My father, I think, wanted to forget. I never heard him mention the war. But every year, he quietly got up in the dark and went to the Dawn Parade.

All you need is love

Living up to a romantic ideal: a 1944 cover of the Mirror

Ideals of love and romance: a 1944 cover of the Mirror (click for image credit)

You may have noticed that it was Valentine’s Day on Saturday. And no doubt on that happy occasion you were showered with bunches of red roses bought at an insanely inflated price, heart-shaped silver helium balloons bearing questionable messages, and teddy bears. Lots of teddy bears, possibly with pink or white fur, possibly clutching stuffed satin hearts embroidered with one of the aforesaid messages (‘I wuv you!’).

The custom of sending Valentines anonymously (oh god – was that card actually from Trevor in Policy?!) doesn’t seem to have caught on in New Zealand, but the rest of it has taken root and blossomed most fulsomely in recent years.

Romantic love is the kind of love that everyone goes on about, the kind of love extolled on Valentine’s Day, but actually, love comes in all kinds of varieties, some of them much underrated. You can – should! – love your friends, your family, your pets. Your neighbours, as famously suggested by Jesus. (I have great neighbours.) Your work, your creative life, the trees in your garden, the mountains you look out on from your front porch, the speeding view of fields on your train commute to work. You might love God, or food, or music, or – I don’t know – the brutalist architecture of the 1970s.

I looked for love on Te Ara, so to speak, and found the following:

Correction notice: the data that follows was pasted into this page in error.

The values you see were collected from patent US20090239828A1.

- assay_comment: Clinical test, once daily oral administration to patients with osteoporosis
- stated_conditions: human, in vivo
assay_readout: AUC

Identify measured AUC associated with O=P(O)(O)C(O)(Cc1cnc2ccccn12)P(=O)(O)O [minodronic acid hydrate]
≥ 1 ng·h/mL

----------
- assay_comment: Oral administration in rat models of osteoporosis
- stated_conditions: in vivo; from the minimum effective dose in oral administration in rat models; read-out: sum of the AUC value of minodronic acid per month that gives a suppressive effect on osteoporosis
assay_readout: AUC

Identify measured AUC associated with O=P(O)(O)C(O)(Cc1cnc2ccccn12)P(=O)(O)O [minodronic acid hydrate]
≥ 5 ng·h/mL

Happy Valentine’s Day – or, if you’re really over it, you might want to try celebrating Singles’ Awareness Day instead.

Celebrating Waitangi 175

Waitangi 175 logo

Waitangi 175 logo

On 6 February 2015 New Zealand will commemorate the 175th anniversary of the signing of the Treaty of Waitangi.

A logo has been developed for the 175th, which depicts the kōtuku (white heron) in flight in a morning blue sky, representing the progress of the past 25 years while looking forward to the bicentenary in 2040.

Te Ara has an entry on the Treaty of Waitangi by acknowledged Treaty expert Claudia Orange.

It also has a large number of biographies of people involved in the signing of the treaty in 1840. A number of them can be seen in the biographies portrait gallery (scroll down the page to view), including Tāmati Wāka Nene, William Hobson, Te Ruki Kawiti, Rangi Topeora and James Busby.

NZHistory has the Treaty sheets and signing locations, and will be rolling out short biographies and biographical notes about signatories over the next few months, beginning on Waitangi Day.